Roots of War, Roots of Peace

Essay by Patricia Dines
(c) Patricia Dines, 2001. All rights reserved.

"Those who cannot remember history
are condemned to repeat it."

George Santayana, 1906



If you've ever yearned to help humanity find a higher level of consciousness, resolve conflict nonviolently, and connect to our shared humanity -- now is a powerful time to act!

Because the current crisis, despite it's pain, has opened a doorway, where masks are down and truths being spoken, if we'll only hear.

And, yes, old fears and greed are clinging to dysfunctional forms. But deeper yearnings and commitments to higher truths are also emerging from the rubble. The structure of the old ways is cracking, its flaws ready to be revealed, and something new is ready and willing to be born!


But, in the face of bombs and rage and xenophobic patriotism, what can we do to encourage humanity's deeper wisdom?

One answer I hear is this: If we truly want peace, we must understand how war operates -- and see it in ourselves. Only then can we embody the alternative.


Some people feel that war is guns and bombs and therefore stopping these creates peace. But in my observation war takes root long before the first shot is fired, and peace comes only when we dig out these roots.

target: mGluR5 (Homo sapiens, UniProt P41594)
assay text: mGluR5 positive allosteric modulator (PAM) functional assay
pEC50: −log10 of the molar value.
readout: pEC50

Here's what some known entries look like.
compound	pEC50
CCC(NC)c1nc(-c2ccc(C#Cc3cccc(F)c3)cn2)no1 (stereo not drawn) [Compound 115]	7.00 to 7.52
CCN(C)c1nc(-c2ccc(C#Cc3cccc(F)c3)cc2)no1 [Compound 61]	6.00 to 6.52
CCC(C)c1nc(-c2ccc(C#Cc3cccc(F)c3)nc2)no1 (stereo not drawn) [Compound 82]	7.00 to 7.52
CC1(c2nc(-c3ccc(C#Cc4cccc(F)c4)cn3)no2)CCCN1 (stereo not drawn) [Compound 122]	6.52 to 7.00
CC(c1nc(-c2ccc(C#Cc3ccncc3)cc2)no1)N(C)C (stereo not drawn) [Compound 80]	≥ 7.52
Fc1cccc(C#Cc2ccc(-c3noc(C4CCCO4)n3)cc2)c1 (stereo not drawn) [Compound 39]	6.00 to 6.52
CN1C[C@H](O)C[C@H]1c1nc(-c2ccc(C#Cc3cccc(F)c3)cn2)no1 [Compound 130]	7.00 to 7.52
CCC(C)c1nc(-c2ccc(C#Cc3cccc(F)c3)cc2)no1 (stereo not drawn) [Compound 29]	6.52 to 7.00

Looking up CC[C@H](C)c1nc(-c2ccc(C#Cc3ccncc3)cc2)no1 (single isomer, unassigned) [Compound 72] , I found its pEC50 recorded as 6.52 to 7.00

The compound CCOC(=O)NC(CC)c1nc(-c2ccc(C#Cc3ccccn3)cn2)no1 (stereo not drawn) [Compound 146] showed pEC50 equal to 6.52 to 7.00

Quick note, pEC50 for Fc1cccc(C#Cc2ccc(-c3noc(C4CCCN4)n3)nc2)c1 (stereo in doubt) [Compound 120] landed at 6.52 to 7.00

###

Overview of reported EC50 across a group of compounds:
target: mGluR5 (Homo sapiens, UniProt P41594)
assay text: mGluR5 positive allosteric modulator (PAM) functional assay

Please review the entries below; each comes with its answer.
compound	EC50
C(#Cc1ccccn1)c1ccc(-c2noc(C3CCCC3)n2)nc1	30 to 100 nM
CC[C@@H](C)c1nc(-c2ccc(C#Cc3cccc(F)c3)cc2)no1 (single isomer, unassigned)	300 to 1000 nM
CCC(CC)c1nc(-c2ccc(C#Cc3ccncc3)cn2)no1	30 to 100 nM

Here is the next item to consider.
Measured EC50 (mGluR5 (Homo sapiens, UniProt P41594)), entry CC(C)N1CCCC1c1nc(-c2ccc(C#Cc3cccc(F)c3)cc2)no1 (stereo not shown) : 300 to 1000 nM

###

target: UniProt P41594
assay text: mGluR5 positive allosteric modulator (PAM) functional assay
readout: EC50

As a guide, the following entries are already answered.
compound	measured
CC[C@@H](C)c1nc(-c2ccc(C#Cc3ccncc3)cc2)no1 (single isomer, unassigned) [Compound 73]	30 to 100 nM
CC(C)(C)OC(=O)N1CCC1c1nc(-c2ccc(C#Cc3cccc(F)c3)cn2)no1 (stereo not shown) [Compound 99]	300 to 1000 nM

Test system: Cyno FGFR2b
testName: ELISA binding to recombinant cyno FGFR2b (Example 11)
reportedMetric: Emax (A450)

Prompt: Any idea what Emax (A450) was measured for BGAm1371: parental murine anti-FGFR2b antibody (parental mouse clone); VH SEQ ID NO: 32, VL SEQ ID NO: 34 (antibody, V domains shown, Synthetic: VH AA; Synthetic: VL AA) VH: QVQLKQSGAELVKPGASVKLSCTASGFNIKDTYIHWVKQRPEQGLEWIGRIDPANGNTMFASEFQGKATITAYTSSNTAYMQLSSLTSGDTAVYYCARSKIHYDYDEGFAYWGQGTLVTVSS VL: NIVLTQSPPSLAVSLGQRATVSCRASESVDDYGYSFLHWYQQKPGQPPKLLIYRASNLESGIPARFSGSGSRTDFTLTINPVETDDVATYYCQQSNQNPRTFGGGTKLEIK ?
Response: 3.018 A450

What I see is that, no matter the issue or scale, the roots of war are always the same -- when someone approaches problems with another by:

  • SEPARATION: "There is an Other who is separate from me. Their needs, motives, and actions are completely different from mine and without any validity." This can be another country, type of human being, or political party. Anyone but me and "us."
  • BLAME: "The Other is the total cause of the problems. I have no responsibility or role at all. I am/We are Superior."
  • ATTACK: "Only by getting rid of the Other will the problems will be solved."


And the war-like approach can seem so attractive, be so easy to fall into. After all:

  • WE'RE RAISED WITH IT. We see it all over, all the time. In relationships between individuals, groups, and nations. In people in authority and people challenging authority. In our medical systems ("Find the enemy virus and NUKE it."). In our approach to crime ("Find the criminal and JAIL him.") It seems familiar, "normal."
  • IT SEEMS SIMPLER. We don't have to look at ourselves, just tell the Other how to fix themself.
  • IT APPEARS LOGICALLY DEFENSIBLE. When we attack an enemy and they defend their view, our position seems justified. ("See, I told you he was a lunatic!") This affirms our view of history, with a series of enemies who were lunatics and thus had to be destroyed.